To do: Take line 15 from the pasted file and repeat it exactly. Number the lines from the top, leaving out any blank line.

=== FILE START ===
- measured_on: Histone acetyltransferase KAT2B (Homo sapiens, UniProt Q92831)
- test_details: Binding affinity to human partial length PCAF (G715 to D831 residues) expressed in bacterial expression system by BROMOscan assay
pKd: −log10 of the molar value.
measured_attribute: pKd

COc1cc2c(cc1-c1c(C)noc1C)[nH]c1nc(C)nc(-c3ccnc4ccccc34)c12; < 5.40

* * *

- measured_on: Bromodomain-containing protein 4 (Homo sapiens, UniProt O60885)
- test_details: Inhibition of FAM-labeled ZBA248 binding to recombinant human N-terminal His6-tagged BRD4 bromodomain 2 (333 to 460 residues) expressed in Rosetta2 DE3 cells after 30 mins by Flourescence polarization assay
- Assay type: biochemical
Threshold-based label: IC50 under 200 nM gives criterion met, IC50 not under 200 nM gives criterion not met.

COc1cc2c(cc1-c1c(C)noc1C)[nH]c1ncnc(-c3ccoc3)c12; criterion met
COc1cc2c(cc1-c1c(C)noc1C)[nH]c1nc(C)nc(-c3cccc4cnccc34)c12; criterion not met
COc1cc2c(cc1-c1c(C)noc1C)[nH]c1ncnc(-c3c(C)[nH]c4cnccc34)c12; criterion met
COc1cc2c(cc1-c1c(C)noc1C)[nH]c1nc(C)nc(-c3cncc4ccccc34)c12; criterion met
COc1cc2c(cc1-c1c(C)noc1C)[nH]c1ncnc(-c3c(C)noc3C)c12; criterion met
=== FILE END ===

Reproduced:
COc1cc2c(cc1-c1c(C)noc1C)[nH]c1ncnc(-c3c(C)noc3C)c12; criterion met